01 April, 2017
Venezuela's Supreme Court took over legislative powers today, after ruling the opposition-majority National Assembly was in contempt of court in an ongoing power struggle with leftist President Nicolas Maduro.
Peru's government immediately recalled its ambassador in protest while condemnations poured in from governments across Latin America.
An attempt a year ago to hold a recall referendum against Maduro was blocked when the national electoral council, controlled by loyalists of the president, cancelled the process, alleging fraud.
"In Venezuela there is no democracy, there was a coup and we need the solidarity of the OAS countries", he said referring to the debate this week in the hemispheric forum on the Venezuelan crisis.
This is not only going to cause alarm for concern within the region, but also actions, and at this point, it will be very hard for countries to remain neutral, said Carlos Romero, a political scientist at the Central University of Venezuela in Caracas.
An opposition member waves a Venezuelan flag during a protest against President Nicolas Maduro in Caracas on Thursday.
That the judicial branch, which has not ruled against executive interests in years, dealt a blow to the legislature-the one body of power controlled by the opposition-is not necessarily surprising.
A senior official with the Atlantic Council called the move "a beating" to Venezuelan democracy.More news: Neymar keeps Brazil ticking towards World Cup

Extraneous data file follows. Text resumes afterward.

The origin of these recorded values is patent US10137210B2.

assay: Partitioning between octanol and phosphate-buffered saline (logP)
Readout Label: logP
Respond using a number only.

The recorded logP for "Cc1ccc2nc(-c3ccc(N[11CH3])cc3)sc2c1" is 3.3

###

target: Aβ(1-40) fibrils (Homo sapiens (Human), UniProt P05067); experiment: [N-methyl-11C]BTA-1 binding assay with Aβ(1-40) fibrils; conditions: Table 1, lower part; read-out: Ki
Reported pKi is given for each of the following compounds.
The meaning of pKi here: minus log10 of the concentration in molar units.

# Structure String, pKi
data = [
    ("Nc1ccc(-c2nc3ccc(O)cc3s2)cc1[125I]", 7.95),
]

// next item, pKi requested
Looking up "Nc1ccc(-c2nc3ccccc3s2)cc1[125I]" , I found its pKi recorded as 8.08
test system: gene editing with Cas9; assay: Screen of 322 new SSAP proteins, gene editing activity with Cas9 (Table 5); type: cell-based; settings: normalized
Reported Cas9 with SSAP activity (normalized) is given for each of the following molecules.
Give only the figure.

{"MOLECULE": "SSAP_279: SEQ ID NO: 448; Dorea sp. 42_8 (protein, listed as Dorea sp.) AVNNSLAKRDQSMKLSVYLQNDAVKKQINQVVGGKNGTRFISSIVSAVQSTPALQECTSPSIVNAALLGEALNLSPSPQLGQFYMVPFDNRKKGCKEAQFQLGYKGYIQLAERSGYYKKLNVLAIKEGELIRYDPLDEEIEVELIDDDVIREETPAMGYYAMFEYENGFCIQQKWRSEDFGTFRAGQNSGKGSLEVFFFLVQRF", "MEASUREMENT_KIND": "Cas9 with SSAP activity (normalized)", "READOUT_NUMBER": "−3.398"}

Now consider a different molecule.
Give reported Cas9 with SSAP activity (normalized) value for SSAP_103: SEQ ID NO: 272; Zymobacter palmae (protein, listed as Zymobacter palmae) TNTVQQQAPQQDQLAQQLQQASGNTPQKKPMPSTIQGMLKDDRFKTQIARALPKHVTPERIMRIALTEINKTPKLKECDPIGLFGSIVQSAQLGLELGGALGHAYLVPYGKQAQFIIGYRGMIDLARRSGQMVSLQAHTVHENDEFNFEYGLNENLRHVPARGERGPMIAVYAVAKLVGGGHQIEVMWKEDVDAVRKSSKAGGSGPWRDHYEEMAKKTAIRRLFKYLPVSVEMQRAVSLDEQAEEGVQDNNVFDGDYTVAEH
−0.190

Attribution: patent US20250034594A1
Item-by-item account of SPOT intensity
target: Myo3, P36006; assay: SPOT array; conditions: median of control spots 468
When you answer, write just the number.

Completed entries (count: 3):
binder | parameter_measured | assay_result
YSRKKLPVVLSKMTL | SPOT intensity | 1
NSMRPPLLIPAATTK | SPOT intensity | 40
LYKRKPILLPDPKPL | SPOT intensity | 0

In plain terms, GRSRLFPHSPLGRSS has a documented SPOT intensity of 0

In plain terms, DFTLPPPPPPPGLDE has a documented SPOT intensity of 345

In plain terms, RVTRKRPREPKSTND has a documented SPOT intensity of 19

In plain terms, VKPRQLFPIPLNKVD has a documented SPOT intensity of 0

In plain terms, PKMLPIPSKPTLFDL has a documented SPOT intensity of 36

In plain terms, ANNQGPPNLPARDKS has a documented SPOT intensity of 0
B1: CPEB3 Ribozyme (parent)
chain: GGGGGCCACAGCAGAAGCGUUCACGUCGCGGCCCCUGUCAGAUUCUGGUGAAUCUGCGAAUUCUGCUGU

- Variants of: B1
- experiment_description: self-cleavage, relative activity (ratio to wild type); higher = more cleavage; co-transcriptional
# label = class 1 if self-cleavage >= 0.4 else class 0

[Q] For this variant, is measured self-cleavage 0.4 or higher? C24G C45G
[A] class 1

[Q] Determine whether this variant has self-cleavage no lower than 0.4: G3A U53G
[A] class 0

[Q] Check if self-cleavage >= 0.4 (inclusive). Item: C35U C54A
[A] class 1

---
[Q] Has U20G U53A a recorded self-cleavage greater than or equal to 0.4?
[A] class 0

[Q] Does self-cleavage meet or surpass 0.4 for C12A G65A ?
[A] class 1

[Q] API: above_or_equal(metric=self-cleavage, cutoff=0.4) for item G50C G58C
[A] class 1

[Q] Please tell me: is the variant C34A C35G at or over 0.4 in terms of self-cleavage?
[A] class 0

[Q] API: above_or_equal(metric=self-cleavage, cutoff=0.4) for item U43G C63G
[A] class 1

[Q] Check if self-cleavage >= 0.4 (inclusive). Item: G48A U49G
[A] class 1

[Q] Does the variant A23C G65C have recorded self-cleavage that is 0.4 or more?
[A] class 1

Critics decried the court's move as the latest sign of Maduro's authoritarian shift.
Venezuela's top court had already overturned most National Assembly decisions since the opposition win.
There was no consensus on a proposal by OAS Secretary General Luis Almagro to suspend Venezuela, but the tension-filled session ended with a pledge by 20 nations to closely watch the situation and take steps to ensure the government engages in dialogue.
On Wednesday night, the nation's highest court issued a ruling in which it deprived deputies of their legislative powers and declared it lawful for the government appointed Supreme Court justices to assume their functions.
The ruling of the Supreme Court of Justice would be based on the current State of Exception in Venezuela, which, however, does not establish the disappearance of public powers, according to the Constitution.
The U.S. also called for the immediate release of political prisoners including opposition leader Leopoldo Lopez, who has been incarcerated since early 2014. Meanwhile, some hard-liners called for the military, the traditional arbiter of political disputes in Venezuela and an important crutch for Maduro, to intervene.
"We reject the Peruvian government's rude support for the violent and extremist sectors in Venezuela", Foreign Minister Delcy Rodriguez said in a series of tweets.
The Supreme Court's ruling stemmed from congress' refusal to authorize Venezuela's state-run oil company to form joint ventures with private companies, including Russia's Rosneft. These are broad enough to include nearly anything, but the court explicitly authorized President Nicolás Maduro to modify criminal laws, including the Code of Military Justice, noting that "military crimes may be being committed".